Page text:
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J Mol Biol. 2000 Jun 23;299(5):1257-70.

A single amino acid substitution in the C terminus of OmpR alters DNA recognition and phosphorylation.

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Department of Molecular Microbiology & Immunology, L-220, Oregon Health Sciences University, 3181 SW Sam Jackson Park Road, Portland, OR, 97201-3098, USA.


In bacteria and lower eukaryotes, adaptation to changes in the environment is often mediated by two-component regulatory systems. Such systems provide the basis for chemotaxis, nitrogen and phosphate regulation and adaptation to osmotic stress, for example. In Escherichia coli, the sensor kinase EnvZ detects a change in the osmotic environment and phosphorylates the response regulator OmpR. Phospho-OmpR binds to the regulatory regions of the porin genes ompF and ompC, and alters their expression. Recent evidence suggests that OmpR functions as a global regulator, regulating additional genes besides the porin genes. In this study, we have characterized a previously isolated OmpR2 mutant (V203M) that constitutively activates ompF and fails to express ompC. Because the substitution was located in the C-terminal DNA-binding domain, it had been assumed that the substitution would not affect phosphorylation of the N-terminal domain of OmpR. Our results indicate that this substitution completely eliminates phosphorylation by a small phosphate donor, acetyl phosphate, but not phosphorylation by the kinase EnvZ. The mutant OmpR has altered dephosphorylation kinetics and altered binding affinities to both ompF and ompC sites compared to the wild-type. Thus, a single amino acid substitution in the C-terminal DNA-binding domain has dramatic effects on the N-terminal phosphorylation domain. Most strikingly, we have identified a single base change in the OmpR binding site of ompC that restores high-affinity binding activity by the mutant. We interpret our results in the context of a model for porin gene expression.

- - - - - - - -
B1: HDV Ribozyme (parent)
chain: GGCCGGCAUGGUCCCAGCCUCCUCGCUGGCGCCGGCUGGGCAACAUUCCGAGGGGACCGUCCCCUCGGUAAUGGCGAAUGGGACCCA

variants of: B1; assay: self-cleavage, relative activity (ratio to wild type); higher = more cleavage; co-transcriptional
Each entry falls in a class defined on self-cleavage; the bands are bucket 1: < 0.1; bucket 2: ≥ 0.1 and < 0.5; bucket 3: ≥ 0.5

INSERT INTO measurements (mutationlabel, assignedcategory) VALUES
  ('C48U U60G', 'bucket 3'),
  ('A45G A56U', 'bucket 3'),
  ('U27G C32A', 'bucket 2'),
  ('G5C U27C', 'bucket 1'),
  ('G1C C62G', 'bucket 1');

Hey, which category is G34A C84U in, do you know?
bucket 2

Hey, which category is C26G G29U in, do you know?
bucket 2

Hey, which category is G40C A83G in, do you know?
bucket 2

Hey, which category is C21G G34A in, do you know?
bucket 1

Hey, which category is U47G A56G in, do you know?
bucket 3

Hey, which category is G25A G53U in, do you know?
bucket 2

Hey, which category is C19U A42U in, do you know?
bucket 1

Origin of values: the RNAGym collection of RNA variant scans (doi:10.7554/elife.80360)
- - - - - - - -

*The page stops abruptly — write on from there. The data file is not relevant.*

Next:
[Indexed for MEDLINE]

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